updated 03:55 pm EST, Wed February 4, 2009
Next iPhone to lack data?
Bernstein Research's Toni Sacconaghi has made several bold predictions, suggesting that an iPhone nano could arrive without the ability to run apps and browse the Internet. He expects that the standalone music player market will continue to shrink, driving customers to trade iPods for cell phones that can also play music. A significant majority of those customers would find the iPhone too expensive, primarily because of the data service plans that average over $70 a month.
Sacconaghi considers the expensive contracts as "the biggest gating factor to mass market adoption." While smartphones establish 17 percent of the total handset market, the other 83 percent of mobile handsets provide limited functionality.
The analyst observes an opportunity for Apple to migrate a large number of its 100 million iPod users to the iPhone. "We note that these users would likely be very partial to migrating to an Apple offering, given their familiarity with iTunes and purchases of DRM encoded content," Sacconaghi said.
Two handsets were considered in the research; an iPhone nano with music and video capabilities but without browser or app capabilities, or an iPhone touch with a cellular modem but lacking 3G or GPS functionality. Sacconaghi expects that either of the devices would grab three percent of the non-smartphone market, while gaining significant revenues and gross profits for each device.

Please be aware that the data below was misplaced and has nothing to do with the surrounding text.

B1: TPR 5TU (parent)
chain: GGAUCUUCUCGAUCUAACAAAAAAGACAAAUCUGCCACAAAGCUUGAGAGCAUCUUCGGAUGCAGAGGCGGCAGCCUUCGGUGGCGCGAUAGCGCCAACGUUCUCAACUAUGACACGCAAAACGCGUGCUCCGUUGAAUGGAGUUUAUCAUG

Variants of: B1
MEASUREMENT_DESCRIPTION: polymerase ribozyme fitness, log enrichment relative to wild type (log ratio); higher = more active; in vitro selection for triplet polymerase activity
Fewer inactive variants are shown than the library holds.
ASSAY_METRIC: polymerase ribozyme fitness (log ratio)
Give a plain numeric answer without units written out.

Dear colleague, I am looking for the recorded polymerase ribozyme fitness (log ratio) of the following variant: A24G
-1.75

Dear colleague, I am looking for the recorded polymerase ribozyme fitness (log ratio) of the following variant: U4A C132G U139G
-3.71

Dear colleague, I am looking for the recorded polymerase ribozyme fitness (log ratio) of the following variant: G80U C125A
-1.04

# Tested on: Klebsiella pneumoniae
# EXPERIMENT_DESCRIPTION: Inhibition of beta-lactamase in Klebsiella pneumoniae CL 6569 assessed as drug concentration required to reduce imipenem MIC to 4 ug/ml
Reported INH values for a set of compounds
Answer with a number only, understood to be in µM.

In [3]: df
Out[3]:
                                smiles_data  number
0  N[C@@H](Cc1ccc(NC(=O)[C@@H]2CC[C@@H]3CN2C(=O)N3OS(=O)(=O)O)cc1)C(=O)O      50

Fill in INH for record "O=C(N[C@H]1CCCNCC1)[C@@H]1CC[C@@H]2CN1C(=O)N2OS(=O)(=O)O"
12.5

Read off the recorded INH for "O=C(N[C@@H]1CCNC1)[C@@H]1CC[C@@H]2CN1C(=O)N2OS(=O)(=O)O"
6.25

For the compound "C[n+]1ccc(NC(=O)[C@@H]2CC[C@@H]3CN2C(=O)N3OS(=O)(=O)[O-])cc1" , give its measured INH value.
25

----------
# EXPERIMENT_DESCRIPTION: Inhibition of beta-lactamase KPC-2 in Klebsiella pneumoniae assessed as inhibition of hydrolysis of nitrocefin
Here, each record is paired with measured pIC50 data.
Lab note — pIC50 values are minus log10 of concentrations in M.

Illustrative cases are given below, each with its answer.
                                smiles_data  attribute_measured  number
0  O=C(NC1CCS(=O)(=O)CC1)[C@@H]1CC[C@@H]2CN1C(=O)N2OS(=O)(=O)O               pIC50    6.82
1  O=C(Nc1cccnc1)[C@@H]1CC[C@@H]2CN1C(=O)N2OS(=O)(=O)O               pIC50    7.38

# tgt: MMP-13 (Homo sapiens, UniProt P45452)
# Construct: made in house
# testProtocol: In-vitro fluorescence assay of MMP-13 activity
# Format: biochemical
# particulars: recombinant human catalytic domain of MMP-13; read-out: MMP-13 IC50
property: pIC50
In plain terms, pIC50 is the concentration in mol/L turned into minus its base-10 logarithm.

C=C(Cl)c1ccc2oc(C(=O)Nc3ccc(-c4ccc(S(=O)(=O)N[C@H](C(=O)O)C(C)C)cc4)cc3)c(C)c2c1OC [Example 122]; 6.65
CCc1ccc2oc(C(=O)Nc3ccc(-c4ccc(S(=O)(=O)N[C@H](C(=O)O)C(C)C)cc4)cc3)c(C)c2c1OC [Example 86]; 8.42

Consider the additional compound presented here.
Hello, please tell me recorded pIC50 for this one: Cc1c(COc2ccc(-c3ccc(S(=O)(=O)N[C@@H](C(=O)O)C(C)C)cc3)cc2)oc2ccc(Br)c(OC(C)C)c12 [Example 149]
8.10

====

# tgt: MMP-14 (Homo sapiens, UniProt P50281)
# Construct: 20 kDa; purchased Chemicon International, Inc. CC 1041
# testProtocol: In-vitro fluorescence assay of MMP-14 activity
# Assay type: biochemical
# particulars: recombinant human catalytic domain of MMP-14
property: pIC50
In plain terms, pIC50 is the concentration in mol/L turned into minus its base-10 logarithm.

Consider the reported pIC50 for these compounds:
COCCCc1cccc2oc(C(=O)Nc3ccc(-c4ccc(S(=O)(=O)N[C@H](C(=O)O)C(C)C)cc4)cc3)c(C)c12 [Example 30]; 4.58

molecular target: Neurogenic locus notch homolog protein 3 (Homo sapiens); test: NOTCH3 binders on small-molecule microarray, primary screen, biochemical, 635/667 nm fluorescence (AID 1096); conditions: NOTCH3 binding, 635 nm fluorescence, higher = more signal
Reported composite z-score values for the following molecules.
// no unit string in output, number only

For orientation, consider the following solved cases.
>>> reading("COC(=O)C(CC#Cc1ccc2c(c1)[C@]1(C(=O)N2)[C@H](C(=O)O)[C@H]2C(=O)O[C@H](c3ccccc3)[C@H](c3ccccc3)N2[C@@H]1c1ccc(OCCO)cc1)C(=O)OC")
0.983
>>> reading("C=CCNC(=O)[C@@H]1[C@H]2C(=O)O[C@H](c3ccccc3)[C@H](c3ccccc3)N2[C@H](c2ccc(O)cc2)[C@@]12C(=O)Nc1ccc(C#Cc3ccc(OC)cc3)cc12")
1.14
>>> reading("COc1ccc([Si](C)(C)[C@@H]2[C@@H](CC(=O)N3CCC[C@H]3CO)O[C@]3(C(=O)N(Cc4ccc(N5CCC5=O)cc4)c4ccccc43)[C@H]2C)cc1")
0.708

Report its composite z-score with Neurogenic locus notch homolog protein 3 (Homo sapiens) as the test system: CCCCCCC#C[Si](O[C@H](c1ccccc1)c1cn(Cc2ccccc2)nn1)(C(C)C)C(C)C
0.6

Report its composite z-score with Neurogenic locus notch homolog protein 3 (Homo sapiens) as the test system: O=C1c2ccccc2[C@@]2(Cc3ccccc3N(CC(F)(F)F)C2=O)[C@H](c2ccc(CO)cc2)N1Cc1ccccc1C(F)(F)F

The particular prediction that a future iPhone would lack data connectivity goes against many rumors and suggestions that point to a smaller device that still offers data access and app support. A case leak shows a handset that is slightly shorter and thicker than the current 3G model.
Tim Cook addressed the issue recently, also dismissing the notion. "You know us, we're not gonna play in the low-end voice-phone business, that's not who we are, that's not why we're here," he said. "We'll let somebody else do that. Our objective is not to be the unit-share leader in the cell phone industry, it's to build the world's best phone."